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Open Access Research article

The burden of stroke and transient ischemic attack in Pakistan: a community-based prevalence study

Ayeesha Kamran Kamal1*, Ahmed Itrat1, Muhammed Murtaza2, Maria Khan1, Asif Rasheed3, Amin Ali2, Amna Akber4, Zainab Akber4, Naved Iqbal4, Sana Shoukat2, Farzin Majeed1 and Danish Saleheen5

Author Affiliations

1 Stroke Service, Section of Neurology, Department of Medicine, Aga Khan University Hospital, Karachi, Pakistan

2 Medical College, Aga Khan University Hospital, Karachi, Pakistan

3 Department of Biological and Biomedical Sciences, Aga Khan University Hospital, Karachi, Pakistan

4 Dow University of Health Sciences, Karachi, Pakistan

5 Department of Public Health and Primary Care, University of Cambridge, UK

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BMC Neurology 2009, 9:58  doi:10.1186/1471-2377-9-58

Published: 1 December 2009

Abstract

Background

The burden of cerebrovascular disease in developing countries is rising sharply. The prevalence of established risk factors of stroke is exceptionally high in Pakistan. However, there is limited data on the burden of stroke and transient ischemic attack (TIA) in South Asia. We report the first such study conducted in an urban slum of Karachi, Pakistan.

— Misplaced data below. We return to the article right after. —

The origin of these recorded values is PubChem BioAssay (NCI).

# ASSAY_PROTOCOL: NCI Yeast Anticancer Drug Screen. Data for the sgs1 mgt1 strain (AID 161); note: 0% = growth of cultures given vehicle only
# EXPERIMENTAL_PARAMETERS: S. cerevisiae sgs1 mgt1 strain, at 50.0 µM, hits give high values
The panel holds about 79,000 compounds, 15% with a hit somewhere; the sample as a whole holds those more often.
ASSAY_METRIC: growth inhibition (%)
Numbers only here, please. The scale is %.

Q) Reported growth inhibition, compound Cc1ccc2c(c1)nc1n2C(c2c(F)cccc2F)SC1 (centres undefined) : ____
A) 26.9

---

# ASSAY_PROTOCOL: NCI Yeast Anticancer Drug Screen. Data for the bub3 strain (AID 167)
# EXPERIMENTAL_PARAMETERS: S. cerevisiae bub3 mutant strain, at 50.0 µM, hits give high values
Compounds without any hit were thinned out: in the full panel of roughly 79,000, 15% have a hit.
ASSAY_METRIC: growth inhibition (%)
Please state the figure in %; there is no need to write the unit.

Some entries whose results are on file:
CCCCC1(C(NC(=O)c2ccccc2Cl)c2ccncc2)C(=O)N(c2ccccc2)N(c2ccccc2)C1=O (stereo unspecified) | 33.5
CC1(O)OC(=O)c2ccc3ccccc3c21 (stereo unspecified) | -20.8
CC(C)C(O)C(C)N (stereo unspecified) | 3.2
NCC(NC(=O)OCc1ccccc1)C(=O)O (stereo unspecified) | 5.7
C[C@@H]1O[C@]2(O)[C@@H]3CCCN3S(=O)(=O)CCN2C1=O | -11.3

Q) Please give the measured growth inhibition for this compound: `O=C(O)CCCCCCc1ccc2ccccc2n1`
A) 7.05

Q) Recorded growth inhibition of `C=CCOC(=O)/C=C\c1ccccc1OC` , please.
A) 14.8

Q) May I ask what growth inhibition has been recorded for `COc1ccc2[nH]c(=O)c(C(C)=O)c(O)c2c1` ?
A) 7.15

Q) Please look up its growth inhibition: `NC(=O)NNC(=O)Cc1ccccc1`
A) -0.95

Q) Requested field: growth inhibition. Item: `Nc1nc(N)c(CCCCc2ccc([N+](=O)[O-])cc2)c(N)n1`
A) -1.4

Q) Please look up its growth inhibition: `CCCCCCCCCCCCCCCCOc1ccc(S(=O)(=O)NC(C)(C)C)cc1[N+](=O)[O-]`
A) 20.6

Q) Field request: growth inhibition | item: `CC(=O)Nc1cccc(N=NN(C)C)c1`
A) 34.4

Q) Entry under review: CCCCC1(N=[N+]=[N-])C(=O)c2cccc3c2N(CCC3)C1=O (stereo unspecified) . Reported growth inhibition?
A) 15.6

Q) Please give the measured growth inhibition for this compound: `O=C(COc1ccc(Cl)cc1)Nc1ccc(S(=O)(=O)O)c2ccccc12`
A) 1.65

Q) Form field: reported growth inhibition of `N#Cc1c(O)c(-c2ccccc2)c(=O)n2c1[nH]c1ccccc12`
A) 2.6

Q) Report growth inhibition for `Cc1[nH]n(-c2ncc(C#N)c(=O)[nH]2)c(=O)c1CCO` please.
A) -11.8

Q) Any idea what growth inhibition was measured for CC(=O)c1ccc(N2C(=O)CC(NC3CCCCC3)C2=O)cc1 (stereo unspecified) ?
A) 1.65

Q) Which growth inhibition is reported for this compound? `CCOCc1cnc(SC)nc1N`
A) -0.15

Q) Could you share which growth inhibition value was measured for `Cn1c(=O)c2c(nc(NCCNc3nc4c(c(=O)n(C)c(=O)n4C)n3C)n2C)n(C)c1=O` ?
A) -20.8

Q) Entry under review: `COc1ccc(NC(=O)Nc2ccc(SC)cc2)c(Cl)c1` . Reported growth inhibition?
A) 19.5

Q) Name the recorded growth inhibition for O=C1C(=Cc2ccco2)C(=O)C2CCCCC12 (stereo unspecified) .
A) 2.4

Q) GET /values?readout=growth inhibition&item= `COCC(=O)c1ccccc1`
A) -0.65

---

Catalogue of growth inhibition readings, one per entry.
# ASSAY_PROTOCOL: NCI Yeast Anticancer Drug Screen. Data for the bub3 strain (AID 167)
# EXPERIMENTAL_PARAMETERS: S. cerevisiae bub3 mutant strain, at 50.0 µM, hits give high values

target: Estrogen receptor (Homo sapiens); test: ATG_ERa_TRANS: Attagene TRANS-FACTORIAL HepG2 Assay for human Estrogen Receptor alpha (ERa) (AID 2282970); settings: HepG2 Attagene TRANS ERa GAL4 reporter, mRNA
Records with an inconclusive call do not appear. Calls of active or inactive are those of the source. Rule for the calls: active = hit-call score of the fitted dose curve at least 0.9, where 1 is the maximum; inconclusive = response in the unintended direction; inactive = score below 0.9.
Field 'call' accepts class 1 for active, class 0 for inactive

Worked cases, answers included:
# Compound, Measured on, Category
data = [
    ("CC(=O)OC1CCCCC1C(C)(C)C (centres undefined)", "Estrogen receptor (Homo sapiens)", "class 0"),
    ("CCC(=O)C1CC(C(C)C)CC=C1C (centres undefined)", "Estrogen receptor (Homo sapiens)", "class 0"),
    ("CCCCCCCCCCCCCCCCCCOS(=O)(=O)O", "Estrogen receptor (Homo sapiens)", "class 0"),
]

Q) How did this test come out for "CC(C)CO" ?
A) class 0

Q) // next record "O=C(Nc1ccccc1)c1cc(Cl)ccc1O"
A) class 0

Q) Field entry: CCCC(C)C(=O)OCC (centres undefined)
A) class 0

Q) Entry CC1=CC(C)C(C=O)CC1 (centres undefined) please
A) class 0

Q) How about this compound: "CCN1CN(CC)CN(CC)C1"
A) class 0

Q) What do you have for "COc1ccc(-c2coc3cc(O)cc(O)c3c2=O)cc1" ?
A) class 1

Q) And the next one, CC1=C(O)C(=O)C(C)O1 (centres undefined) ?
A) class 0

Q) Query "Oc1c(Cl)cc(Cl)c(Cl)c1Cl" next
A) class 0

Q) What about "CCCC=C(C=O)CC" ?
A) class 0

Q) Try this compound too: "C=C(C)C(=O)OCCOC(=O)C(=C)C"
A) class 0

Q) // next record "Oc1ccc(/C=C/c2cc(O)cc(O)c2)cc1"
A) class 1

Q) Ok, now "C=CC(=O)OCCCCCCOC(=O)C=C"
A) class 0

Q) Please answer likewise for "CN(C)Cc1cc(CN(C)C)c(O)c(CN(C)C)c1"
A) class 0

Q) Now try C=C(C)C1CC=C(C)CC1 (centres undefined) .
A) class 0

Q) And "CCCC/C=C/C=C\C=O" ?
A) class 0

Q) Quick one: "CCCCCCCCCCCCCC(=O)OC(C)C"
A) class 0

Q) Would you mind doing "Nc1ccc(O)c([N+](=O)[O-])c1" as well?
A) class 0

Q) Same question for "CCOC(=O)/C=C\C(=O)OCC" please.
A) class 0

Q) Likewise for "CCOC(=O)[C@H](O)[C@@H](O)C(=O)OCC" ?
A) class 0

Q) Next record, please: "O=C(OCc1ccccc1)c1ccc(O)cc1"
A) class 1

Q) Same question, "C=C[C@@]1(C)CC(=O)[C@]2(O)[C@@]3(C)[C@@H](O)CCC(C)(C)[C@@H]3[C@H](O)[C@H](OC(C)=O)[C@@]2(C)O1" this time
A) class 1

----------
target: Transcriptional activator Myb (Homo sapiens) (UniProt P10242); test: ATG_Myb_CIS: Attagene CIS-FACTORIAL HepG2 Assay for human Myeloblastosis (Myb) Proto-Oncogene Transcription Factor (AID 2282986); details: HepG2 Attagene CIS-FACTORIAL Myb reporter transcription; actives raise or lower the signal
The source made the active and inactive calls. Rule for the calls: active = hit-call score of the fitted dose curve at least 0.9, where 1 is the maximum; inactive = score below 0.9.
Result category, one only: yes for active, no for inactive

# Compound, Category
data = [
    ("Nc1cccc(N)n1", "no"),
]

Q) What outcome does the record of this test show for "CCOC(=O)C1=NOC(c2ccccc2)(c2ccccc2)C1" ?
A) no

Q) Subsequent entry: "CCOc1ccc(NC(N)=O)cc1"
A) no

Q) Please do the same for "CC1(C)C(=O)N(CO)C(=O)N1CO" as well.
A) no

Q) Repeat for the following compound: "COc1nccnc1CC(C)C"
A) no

Methods

Individuals 35 years of age or older were invited for participation in this investigation through simple random sampling. A structured face-to-face interview was conducted using a pre-tested stroke symptom questionnaire in each participant to screen for past stroke or TIA followed by neurological examination of suspected cases. Anthropometric measurements and random blood glucose levels were recorded. Multivariable logistic regression was used to determine the association of vascular risk factors with prevalence of stroke.

Results

Five hundred and forty five individuals (49.4% females) participated in the study with a response rate of 90.8%. One hundred and four individuals (19.1%) were observed to have a prior stroke while TIA was found in 53 individuals (9.7%). Overall, 119 individuals (21.8% with 66.4% females) had stroke and/or TIA. Female gender, old age, raised random blood glucose level and use of chewable tobacco were significantly associated with the prevalence of cerebrovascular disease.

Conclusion

This is the first study demonstrating an alarmingly high life-time prevalence of cerebrovascular disease in Pakistan. Individual and public health interventions in Pakistan to increase awareness about stroke, its prevention and therapy are warranted.